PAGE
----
Sunday, March 31, 2013

Sermon, Easter Vigil, Luke 24:1-12

Alleluia!  Christ is risen!

The Lord is risen indeed!  Alleluia!

On the first day of the week, at early dawn, the women came to the tomb.  They were met there by two men, most likely angels, who asked, “Why do you look for the living among the dead?”

After hearing this, the women remembered the words of Jesus.  They remembered his words that he would rebuild this temple in three days.  They remembered his words that he would be in the ground three days like Jonah was three days in the fish.  They remembered his words that he would rise again after three days.  They remembered.  And they left the tomb, returned to the disciples, and told them what they had seen and heard.

Luke records that it was Mary Magdalene, Joanna, Mary the mother of James, and other women who returned and told all this to the disciples.  They didn’t just tell of the empty tomb.  They told All This.  All This includes the empty tomb.  All This includes the angels.  All This includes the words of Jesus that predicted his death and resurrection.

All This.  The tomb is empty!  Angels told us Jesus lives.  They reminded us that Jesus said he would be crucified and rise again on the third day.  We remembered the words of Jesus about Jonah in the fish, about the raising up of the temple.  We remember All This and it’s true!  The tomb is empty!  Jesus lives!

This is good news.  This is worth telling people about.

How many of you here today will follow the women’s example?  How many of you will leave here and go tell people that the tomb is empty and Jesus lives?

That many, huh?

Why?  Or, why not, as the case may be.  Why aren’t we all leaving this place where we celebrate the risen Christ and telling people all that we have seen and heard here?

My guess is that it is because of what happens next that saps our enthusiasm.  My guess is that we don’t want to be faced with the same reaction that greeted the women whey they told the eleven disciples about All This.  because when they told the disciples about All This, it seemed to the men to be nothing but an idle tale.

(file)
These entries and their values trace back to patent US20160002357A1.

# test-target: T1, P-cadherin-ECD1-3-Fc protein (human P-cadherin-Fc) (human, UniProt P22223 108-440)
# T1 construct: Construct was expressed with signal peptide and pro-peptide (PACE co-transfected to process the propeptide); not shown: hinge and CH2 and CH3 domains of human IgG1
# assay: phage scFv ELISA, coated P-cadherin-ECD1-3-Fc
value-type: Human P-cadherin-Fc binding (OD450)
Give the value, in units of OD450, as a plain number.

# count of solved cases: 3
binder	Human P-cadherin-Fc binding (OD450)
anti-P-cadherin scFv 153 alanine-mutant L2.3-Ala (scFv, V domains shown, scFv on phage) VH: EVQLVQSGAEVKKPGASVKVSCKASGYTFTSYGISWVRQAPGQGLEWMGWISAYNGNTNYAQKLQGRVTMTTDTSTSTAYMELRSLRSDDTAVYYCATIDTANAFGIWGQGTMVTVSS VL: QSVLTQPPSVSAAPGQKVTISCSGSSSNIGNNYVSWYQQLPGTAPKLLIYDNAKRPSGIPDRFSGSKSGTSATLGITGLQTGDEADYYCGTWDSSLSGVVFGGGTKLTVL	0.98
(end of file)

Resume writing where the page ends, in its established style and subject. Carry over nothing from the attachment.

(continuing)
We don’t want to risk that reaction.  We don’t want All This – the fire, the procession, the movement from dark to light, the flowers, the incense, bells, hymns, Alleluias!, and the JOY – we don’t want All This to be heard as just another idle tale.

Both reactions, however, are typical.  The women are excited after seeing the empty tomb, talking to angels, and remembering what Jesus said about his own resurrection.  That is a story worth telling.  And in their telling of All This, they wanted the disciples to get just as excited as they were.

The disciples, though . . . not so much.  All This seemed to be an idle tale that was too fantastical to believe.  And after seeing what the authorities did to Jesus, they weren’t about to believe it.  Skepticism was probably a good thing at this point.

Peter, however, while not believing, does run to the tomb.  An inkling of belief begins to settle in.

In the women, the disciples and Peter we can see how important experience is to our faith.  The women experienced the empty tomb and the remembrances of Jesus’ words, and they believed.  The disciples had no experience, yet, so they did not believe.  Peter experienced the excitement of the women, saw the empty tomb, and began to believe.

How do you experience All This?  as you participate in these mysteries, do you experience a sense of the holy?  As you participate in the Easter celebration, do you experience the joy of the resurrection?  Or do you have a little bit of Peter in you where you see All This, but go home amazed without telling anyone?

Ours is a participatory faith.  I’ve often ended Easter sermons with the admonition to go tell someone.  This year, however, instead of simply telling people about the resurrection, invite people to experience it.  Invite people to experience the resurrection in the holy mysteries of the liturgy, in the experience of a faith community, and in the experience of a thousand little miracles that come from knowing death no longer has a hold on us.

So come and experience what the women experienced.  Come experience the empty tomb.  Come experience the words of Jesus.  Come experience the mystery.  Come experience the joy of new life.  Come experience the joy of shouting, “Alleluia!  Christ is risen!”

And then offer to share the experience with someone.  Because it is in the experience of All This where disciples are made.

On the first day of the week, at early dawn, our experience tells us that Jesus is not found among the dead, but among the living.  And that should be worth sharing.

Alleluia!  Christ is risen!
The Lord is risen indeed!  Alleluia!


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